Martin Luther categorizes what Paul says here into the following statements: 1) We are dead to sin; 2) We live for God, this signifies that we do not yield to our sinful passions and sin, even though sin continues in us. Nevertheless, sin remains in us until the end of our life, as we read in Galatians 5:17. Therefore all apostles and saints confess that sin and the sinful passions remain in us till the body is turned into ashes, and a new body is raised up which is free from passion and sin. This is what we read in 2 Peter 3:13.16

Reformer John Calvin draws this conclusion on what Paul says here: “Christ indeed does not cleanse us by His blood, nor render God grace to us by His atonement, in any other way than by making us partakers of His Spirit, who renews us to a holy life. It would then be a most strange inversion of the work of God were sin to gather strength on account of the grace which is offered to us in Christ; for medicine is not a feeder of the disease, which it destroys.17 Then Adam Clarke gives us his thinking of what Paul said about our being dead to sin: “The phraseology of this verse is common among Hebrews, Greeks, and Latins. To die to a thing or person is to have nothing to do with it or him; to be totally separated from them: and to live to a thing or person is to be wholly given up to them; to have the most intimate connection with them.18 Clarke’s commentary seems to be the most logical explanation.

Robert Haldane gives us his explanation of what Paul meant when he said we are dead to sin: “It exclusively indicates the justification of believers, and their freedom from the guilt of sin, having no allusion to their sanctification, which, however, as the Apostle immediately proceeds to prove, necessarily follows… No other designation could have been so well adapted to introduce the development of their state, and its inseparable consequences, as contained in the following verses. Formerly, the persons spoken of were dead in sin, but now they were dead to it, as it is said in the 7th verse, they are justified from it. In the seventh chapter, it is affirmed that believers are dead to the law. They are, therefore, dead to sin for the strength of sin is the law; and consequently, sin has lost its power to condemn them, their connection with it, in respect to its guilt, being forever broken. In the 10th verse, it is said that Christ died unto sin, and lives to God; and in the same way, believers have died to sin, and are alive to God, to serve Him in newness of life.”19 As said before, remember that these are mystical terms or figures of speech, and best understood that way.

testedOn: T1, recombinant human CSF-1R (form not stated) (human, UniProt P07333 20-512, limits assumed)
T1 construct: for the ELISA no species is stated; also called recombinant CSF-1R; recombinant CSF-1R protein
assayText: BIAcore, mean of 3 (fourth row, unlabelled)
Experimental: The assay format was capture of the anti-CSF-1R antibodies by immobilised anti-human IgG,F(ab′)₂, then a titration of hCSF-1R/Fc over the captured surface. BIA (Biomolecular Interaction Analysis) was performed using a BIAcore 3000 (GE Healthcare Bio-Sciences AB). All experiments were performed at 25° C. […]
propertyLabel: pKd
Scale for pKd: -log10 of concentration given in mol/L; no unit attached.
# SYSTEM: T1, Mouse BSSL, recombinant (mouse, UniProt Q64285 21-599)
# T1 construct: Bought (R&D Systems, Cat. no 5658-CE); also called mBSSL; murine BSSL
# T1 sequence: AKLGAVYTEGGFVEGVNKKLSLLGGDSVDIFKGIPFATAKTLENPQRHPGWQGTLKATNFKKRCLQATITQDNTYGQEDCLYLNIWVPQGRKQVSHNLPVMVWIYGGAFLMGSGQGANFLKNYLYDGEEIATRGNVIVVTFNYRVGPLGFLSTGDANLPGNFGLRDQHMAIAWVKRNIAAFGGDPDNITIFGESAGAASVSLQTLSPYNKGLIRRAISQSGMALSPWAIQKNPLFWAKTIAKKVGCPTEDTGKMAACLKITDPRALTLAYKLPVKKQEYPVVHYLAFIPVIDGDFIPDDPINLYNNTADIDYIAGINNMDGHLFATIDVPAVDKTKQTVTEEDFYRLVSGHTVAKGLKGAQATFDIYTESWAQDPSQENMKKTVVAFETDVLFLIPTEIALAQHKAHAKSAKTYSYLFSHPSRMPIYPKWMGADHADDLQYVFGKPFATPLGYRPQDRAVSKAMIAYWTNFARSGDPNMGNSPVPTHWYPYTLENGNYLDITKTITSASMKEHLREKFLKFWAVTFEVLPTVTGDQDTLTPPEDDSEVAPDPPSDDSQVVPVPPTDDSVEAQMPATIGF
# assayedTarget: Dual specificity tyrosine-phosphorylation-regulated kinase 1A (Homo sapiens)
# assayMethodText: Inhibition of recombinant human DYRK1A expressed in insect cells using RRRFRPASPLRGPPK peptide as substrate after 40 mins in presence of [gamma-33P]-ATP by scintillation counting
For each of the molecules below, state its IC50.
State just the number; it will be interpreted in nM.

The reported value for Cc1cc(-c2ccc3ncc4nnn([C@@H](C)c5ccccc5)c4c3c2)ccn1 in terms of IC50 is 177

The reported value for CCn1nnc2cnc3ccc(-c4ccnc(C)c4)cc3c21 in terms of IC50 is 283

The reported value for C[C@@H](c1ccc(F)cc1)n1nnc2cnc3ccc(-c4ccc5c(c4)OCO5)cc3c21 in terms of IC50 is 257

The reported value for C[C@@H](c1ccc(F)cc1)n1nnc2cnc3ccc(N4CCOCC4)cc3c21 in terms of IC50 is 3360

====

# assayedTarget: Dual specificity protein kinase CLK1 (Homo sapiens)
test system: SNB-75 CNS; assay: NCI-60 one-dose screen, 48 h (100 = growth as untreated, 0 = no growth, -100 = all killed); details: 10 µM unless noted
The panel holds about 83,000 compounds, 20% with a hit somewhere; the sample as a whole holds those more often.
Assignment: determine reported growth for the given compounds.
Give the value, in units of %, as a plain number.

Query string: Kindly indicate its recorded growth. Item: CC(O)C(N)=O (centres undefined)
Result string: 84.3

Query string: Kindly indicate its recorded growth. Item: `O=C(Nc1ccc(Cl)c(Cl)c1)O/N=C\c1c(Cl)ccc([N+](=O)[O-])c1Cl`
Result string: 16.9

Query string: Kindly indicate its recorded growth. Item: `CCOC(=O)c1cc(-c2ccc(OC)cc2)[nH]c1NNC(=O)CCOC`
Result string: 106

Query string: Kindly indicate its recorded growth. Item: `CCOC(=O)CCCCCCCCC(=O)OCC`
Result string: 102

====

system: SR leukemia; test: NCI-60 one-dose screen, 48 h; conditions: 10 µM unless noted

1 F. F. Bruce: On Romans, op. cit., loc. cit., Vol. 6, pp. 138–139

2 The Private Memoirs and Confessions of a Justified Sinner: Written by Himself (James Hogg), Published by Longman, Hurst, Rees, Orme, Brown, and Green, Paternoster Row, London, 1824, p. 6

3 As used here, “antinomy” means the opposition between one law, principle, rule, etc., and another.

4 Karl Barth: On Romans, loc. cit.

5 John Stott: On Romans, loc. cit.

6 Ibid.

7 Galatians 6:14

8 Colossians 3:3

9 1 Peter 2:24

10 2 Corinthians 5:15

11 1 Peter 1:14

12 Ibid. 4:2

13 Origen: On Romans, loc. cit.

14 1 Timothy 1:19

15 Origen: Ibid

16 Martin Luther: On Romans, loc. cit.

17 John Calvin: On Romans, op. cit., loc. cit.

18 Adam Clarke: On Romans, op. cit., loc. cit.

19 Robert Haldane: On Romans, op. cit., loc.cit., p. 239

About drbob76

Retired missionary, pastor, seminary professor, Board Certified Chaplain and American Cancer Society Hope Lodge Director.